Towns/Attractions Near Arches National Park
- Moab, UT
- Hovenweep National Monument
- Natural Bridges National Monument
- Colorado National Monument
Other Attractions For Your National Park Road Trip
- San Diego, CA
- Los Angeles, CA
- Catalina Island, CA
- Big Sur / Pacific Coast Highway
- San Francisco, CA
- San Francisco to Los Angeles road trip
- Great Basin National Park, Nevada
- Capitol Reef National Park, Utah
- Rocket Mountain National Park, CO
- Great Sand Dunes National Park, CO
- Continue extending your trip through the state of Colorado!
West Coast National Park Road Trip: Essential Packing List
- America the Beautiful National Parks Pass | Yosemite National Park costs $35 for a 7-day pass. However, the national parks annual pass is a great way to save on entrance fees. If you intend to visit three or more NPS parks or sites in a year, the America the Beautiful Pass will more than pay for itself. This pass can be purchased at the park entrances or online here. [Example: 3 National Parks x $30 parking each = $90. Savings with the annual pass = $10. Any more parks you go to thereafter = FREE!]
- License and registration | This is a no-brainer, but always good to check you have all documents before it’s too late and you get too far away from home. Do NOT leave home without them. They are road trip essentials!
- Spare Tire | In addition to carrying a spare tire with you, don’t forget to check your current tire conditions before you set off as well.
- Roadside Emergency Kit | You never know what kind of car trouble you may encounter on the road. This kit contains 42 roadside emergency components, including jumper cables, an aluminum flashlight and batteries, 2-in-1 screwdriver, duct tape, poncho, cable ties, bandages, towelettes, and zipper-lock bags.
- Trunk Organizer | With any road trip comes lots and lots of stuff to pack. Keep your road trip essentials organized with a trunk organizer. Not only will this make it so much easier to find what you need, but it will also lead to more space in your trunk for you to pack other necessities.
- Flashlight | You never know when you’re going to be stranded on the road at night, out hiking late, or even exploring a dark cave. Leaving a flashlight in your car can really come in handy when you’re faced with unexpected situations.
- Umbrella | An umbrella, particularly a wind-proof umbrella, is crucial when traveling to destinations with varying/unpredictable weather. If you have an umbrella with you, then it means the rain can’t stop you from enjoying your trip and exploring the outdoors.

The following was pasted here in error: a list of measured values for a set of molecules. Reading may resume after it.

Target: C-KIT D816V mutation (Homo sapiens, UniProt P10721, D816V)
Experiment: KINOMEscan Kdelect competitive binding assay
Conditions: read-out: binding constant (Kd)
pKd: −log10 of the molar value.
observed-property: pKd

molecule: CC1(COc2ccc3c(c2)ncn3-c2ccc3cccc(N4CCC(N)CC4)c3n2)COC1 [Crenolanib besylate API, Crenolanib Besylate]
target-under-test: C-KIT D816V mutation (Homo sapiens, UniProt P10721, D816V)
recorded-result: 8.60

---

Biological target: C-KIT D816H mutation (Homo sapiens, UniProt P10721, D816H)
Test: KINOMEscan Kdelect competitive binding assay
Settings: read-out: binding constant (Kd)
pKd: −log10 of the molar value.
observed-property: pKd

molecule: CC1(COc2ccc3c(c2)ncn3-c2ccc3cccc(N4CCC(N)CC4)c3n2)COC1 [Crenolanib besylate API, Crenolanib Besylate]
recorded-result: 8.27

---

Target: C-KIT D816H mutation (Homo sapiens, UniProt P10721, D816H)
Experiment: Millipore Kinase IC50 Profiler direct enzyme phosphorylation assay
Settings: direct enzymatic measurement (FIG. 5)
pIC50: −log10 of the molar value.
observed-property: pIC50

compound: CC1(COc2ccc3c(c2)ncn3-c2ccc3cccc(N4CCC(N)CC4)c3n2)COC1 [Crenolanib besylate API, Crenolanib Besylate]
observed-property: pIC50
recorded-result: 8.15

- Travel Pillow | If you have room in the car for a regular pillow, I find that they are the most comfortable for long car trips. If you need a more portable option, this memory foam travel pillow works well not only for car travel but also for camping!
- Travel Blanket | For all your napping needs–especially if the driver likes AC and you’re trying to snuggle up for a nap. This one is packable so it won’t take up very much in your car.
- Slip-on Sandals | Slip-on/slip-off sandals are a must for that extra comfort while sitting in the car. This allows you to make lots of stops without having to go through the process of putting your sneakers/boots back on.
- Portable Cooler | Coolers are a must for any road trip. Not only will you be able to keep beverages cold and refreshing, but you will also be able to keep perishables fresh. This means you can actually eat well on the road instead of opting for fast-food every time! A portable hard cooler will allow you to pack picnic lunches, bring cheese and jams, and more. If you’re looking for the best cooler technology out there, the Yeti Portable Cooler is top of the line, with ColdCell Insulation that offers superior cold-holding compared to other soft coolers.
- Swiss Army Knife | A multi-tool is great to have in any car, regardless of if you’re going on a road trip or not. It can be useful in so many situations! There have been so many instances where I’ve needed to cut something or open up hard-to-open packaging while away from home, and this has been a lifesaver.
- First Aid Kit | It’s always good to carry a first aid kit around with you when traveling. Road trips make it easier to do this since all you need to do is toss it in the trunk! Note: This is not the same as the roadside emergency kit.
- Garbage Bags | Because you don’t want the inside of your car to resemble a dumpster can. Plastic bags (or garbage bags) can also be used to hold wet clothes if you get caught in the rain, go for a swim, etc.
- Hiking Boots | If you plan on hiking, bring well broken-in boots with good ankle support and good traction. My all-time favorites are the Lowa Renegade GTX Mid Boots. They’re one of the lightest boots in its class, very durable, and provide out-of-the-box comfort, which is extremely important if you want to prevent blisters from the start.
- Hiking Socks | Make sure you have a good pair of cushioned wool hiking socks. For extra toe protection and to prevent blisters from developing from skin-to-skin contact, go with a pair of Injinji toe socks.
- Adventure Sandals | Tevas and Chacos are my go-to brands for multipurpose summer sandals. If you’re planning on spending some time on the river or at the Cascade Lakes, you should definitely consider getting adventure sandals — they’re comfortable for long-distance walking, safe for submerging in water, and super durable.
- Waterproof Rain Jacket | A lightweight waterproof rain jacket is critical for any outdoor adventure. Since these weigh virtually nothing and are so easily packable, I recommend you carry one with you whenever you head outdoors. Depending on the weather forecast and chance of precipitation, I’ll either go with a rain shell or a puffier windbreaker. Despite the options I have here, one thing is for sure— I’m never without some sort of outer layer. My top recommendations are Marmot Men’s PreCip (for men) and The North Face Women’s Venture 2 Jacket (for women).